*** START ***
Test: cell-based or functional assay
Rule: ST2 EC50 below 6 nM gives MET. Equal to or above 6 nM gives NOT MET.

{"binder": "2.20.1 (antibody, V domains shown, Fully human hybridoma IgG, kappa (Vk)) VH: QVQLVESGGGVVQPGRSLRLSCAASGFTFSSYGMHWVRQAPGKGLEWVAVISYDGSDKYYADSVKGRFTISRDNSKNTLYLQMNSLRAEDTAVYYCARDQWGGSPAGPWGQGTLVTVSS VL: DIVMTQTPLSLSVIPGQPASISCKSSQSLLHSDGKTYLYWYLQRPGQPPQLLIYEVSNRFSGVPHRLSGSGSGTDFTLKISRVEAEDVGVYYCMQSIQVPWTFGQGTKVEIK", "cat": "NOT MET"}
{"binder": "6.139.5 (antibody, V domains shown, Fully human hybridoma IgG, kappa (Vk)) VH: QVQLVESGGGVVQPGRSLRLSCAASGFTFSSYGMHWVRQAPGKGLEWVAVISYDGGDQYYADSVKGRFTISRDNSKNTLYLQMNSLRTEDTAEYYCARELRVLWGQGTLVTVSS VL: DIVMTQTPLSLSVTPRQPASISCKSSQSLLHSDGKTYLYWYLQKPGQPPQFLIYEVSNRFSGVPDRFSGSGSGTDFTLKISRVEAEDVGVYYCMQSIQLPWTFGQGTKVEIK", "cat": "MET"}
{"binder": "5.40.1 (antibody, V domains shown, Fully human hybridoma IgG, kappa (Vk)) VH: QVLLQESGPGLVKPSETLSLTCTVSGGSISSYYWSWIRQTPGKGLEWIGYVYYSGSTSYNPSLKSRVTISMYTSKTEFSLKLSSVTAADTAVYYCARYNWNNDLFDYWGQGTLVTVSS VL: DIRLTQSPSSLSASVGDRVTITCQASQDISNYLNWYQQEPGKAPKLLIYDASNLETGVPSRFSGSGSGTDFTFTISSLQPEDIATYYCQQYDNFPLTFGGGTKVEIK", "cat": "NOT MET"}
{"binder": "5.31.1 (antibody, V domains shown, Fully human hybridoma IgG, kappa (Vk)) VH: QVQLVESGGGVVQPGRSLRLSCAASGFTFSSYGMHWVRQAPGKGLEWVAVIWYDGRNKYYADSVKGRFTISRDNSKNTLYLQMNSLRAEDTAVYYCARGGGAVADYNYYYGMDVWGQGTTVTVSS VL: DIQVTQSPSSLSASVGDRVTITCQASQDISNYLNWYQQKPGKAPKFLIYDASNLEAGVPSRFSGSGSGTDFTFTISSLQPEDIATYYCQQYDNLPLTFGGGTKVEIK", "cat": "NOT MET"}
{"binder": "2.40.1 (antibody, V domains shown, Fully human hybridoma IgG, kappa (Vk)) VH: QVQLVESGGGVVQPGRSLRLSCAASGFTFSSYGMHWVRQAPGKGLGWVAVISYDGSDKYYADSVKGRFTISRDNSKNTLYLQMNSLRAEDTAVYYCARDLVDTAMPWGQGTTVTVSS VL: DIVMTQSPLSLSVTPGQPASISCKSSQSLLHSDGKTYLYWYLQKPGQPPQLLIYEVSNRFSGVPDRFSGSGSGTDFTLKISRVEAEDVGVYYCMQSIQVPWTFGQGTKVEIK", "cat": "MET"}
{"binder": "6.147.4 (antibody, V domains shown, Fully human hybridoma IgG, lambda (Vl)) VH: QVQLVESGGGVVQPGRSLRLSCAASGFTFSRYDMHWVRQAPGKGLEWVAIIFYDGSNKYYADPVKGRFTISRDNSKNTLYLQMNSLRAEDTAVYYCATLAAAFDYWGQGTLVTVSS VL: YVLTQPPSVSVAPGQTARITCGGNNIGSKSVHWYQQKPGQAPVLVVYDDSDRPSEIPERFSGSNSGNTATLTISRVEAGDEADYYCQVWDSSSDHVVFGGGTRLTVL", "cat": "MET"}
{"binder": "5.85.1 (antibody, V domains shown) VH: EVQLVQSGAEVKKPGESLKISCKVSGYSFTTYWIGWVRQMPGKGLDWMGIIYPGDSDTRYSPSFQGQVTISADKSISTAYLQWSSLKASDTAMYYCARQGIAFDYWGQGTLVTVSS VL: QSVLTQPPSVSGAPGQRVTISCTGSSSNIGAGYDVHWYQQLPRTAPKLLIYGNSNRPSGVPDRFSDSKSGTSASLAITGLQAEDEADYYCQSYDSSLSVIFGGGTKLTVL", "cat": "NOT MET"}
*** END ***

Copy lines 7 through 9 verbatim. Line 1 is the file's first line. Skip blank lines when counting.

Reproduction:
{"binder": "2.40.1 (antibody, V domains shown, Fully human hybridoma IgG, kappa (Vk)) VH: QVQLVESGGGVVQPGRSLRLSCAASGFTFSSYGMHWVRQAPGKGLGWVAVISYDGSDKYYADSVKGRFTISRDNSKNTLYLQMNSLRAEDTAVYYCARDLVDTAMPWGQGTTVTVSS VL: DIVMTQSPLSLSVTPGQPASISCKSSQSLLHSDGKTYLYWYLQKPGQPPQLLIYEVSNRFSGVPDRFSGSGSGTDFTLKISRVEAEDVGVYYCMQSIQVPWTFGQGTKVEIK", "cat": "MET"}
{"binder": "6.147.4 (antibody, V domains shown, Fully human hybridoma IgG, lambda (Vl)) VH: QVQLVESGGGVVQPGRSLRLSCAASGFTFSRYDMHWVRQAPGKGLEWVAIIFYDGSNKYYADPVKGRFTISRDNSKNTLYLQMNSLRAEDTAVYYCATLAAAFDYWGQGTLVTVSS VL: YVLTQPPSVSVAPGQTARITCGGNNIGSKSVHWYQQKPGQAPVLVVYDDSDRPSEIPERFSGSNSGNTATLTISRVEAGDEADYYCQVWDSSSDHVVFGGGTRLTVL", "cat": "MET"}
{"binder": "5.85.1 (antibody, V domains shown) VH: EVQLVQSGAEVKKPGESLKISCKVSGYSFTTYWIGWVRQMPGKGLDWMGIIYPGDSDTRYSPSFQGQVTISADKSISTAYLQWSSLKASDTAMYYCARQGIAFDYWGQGTLVTVSS VL: QSVLTQPPSVSGAPGQRVTISCTGSSSNIGAGYDVHWYQQLPRTAPKLLIYGNSNRPSGVPDRFSDSKSGTSASLAITGLQAEDEADYYCQSYDSSLSVIFGGGTKLTVL", "cat": "NOT MET"}